Teens Hear 34 Liquor Brands a Day in Rap, Hip-Hop Music
Jim LiebeltJim is Senior Writer, Editor and Researcher for the HomeWord Center for Youth and Family at Azusa Pacific University. Jim has over 25 years of experience as a youth and family ministry specialist, and has been on the HomeWord staff since 1998. He has served over the years as a pastor, author, youth ministry trainer, adjunct college instructor and speaker. Jim’s culture blog and parenting articles appear on HomeWord.com. Jim is a contributing author of culture and parenting articles to Crosswalk.com. Jim and his wife Jenny live in Olympia, WA.
- 2011 Oct 24
For every hour that American teens listen to music, they hear more than three references to brand-name alcohol -- about 34 in the course of day.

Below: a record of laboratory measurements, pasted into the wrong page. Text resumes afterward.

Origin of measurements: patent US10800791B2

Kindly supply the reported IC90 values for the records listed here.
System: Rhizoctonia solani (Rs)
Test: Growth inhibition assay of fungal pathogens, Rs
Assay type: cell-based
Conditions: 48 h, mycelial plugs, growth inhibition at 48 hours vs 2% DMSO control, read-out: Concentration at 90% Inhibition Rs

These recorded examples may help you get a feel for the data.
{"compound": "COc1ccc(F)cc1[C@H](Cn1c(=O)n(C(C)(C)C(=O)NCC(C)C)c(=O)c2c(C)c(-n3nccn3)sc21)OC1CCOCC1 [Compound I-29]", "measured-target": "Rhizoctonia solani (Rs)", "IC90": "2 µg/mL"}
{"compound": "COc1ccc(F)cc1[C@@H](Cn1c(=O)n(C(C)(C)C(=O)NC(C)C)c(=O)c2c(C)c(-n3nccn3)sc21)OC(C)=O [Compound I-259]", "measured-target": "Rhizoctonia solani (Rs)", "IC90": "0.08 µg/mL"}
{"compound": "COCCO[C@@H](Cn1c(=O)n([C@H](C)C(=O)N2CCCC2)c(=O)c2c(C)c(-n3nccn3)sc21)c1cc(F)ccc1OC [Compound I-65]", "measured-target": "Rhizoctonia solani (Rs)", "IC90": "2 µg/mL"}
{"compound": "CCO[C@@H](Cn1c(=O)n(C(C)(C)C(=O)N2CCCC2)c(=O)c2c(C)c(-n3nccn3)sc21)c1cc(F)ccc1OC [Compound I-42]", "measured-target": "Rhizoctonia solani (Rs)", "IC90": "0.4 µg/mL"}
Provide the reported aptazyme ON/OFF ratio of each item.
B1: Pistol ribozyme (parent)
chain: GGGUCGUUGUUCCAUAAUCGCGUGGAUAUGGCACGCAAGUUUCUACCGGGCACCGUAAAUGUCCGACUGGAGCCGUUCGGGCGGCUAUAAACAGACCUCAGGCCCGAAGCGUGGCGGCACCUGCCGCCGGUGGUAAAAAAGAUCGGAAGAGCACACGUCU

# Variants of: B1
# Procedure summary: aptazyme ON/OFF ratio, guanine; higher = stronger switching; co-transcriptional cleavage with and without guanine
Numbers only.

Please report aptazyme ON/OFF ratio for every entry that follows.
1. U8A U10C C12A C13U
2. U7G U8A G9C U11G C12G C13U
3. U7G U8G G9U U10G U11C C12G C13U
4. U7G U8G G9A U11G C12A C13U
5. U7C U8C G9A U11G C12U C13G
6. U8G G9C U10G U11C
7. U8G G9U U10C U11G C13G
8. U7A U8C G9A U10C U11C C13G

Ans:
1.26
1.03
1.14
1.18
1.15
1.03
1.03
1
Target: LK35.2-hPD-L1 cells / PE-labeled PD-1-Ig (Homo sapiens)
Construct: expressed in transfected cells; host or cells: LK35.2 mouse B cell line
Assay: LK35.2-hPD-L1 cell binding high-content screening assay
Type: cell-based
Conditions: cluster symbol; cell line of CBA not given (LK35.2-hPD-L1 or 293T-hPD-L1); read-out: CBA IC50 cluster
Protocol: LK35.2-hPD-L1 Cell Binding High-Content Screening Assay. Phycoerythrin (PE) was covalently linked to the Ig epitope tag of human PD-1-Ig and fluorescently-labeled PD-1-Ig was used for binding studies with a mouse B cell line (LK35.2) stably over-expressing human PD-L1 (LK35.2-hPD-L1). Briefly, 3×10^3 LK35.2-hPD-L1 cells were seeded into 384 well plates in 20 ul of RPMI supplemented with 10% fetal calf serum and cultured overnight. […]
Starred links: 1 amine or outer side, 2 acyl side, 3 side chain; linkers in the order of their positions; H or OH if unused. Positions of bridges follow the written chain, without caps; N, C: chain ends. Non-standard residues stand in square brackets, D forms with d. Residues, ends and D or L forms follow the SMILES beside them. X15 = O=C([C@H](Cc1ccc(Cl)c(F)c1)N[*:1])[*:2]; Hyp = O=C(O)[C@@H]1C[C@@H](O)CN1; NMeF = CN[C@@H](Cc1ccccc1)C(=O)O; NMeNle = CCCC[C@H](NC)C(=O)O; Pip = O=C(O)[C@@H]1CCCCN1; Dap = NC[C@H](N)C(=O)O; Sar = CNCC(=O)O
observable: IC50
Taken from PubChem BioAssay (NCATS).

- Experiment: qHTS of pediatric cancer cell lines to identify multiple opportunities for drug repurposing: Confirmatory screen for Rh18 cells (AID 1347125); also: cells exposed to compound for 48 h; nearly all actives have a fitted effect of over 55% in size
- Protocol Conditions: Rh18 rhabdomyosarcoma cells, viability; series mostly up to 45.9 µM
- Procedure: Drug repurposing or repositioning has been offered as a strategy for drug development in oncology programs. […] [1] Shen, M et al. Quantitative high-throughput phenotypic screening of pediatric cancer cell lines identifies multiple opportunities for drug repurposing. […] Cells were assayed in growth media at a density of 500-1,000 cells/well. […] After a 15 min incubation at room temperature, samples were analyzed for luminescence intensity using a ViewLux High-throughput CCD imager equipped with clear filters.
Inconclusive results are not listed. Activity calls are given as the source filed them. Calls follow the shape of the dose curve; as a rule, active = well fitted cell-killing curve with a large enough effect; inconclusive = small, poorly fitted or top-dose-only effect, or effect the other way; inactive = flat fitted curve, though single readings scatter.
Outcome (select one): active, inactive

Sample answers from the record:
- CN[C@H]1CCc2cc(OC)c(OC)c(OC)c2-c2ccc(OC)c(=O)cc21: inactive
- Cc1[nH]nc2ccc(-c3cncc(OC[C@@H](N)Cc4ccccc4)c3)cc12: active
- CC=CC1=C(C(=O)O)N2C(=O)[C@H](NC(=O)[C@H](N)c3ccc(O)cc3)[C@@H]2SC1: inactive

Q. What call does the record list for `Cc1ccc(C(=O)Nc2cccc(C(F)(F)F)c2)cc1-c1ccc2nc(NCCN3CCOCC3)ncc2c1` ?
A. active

This heavy exposure could contribute to youth addiction, according to a University of Pittsburgh and Dartmouth University study published online in the international journal, Addiction.
Researchers point the finger clearly at rap, R&B and hip-hop artists, who they say promote a "luxury lifestyle characterized by degrading sexual activity, wealth, partying, violence and the use of drugs."
Although the alcohol trade industries publicly say they do not market to underage drinkers, researchers said the line is "difficult to distinguish" because liquor companies "retroactively reward" the recording artists with product sponsorships and endorsements when songs climb the charts.
This music is so popular among high school students that the study concludes the relationship between the two industries could encourage young people to begin alcohol use early and to continue drink throughout their teenage years.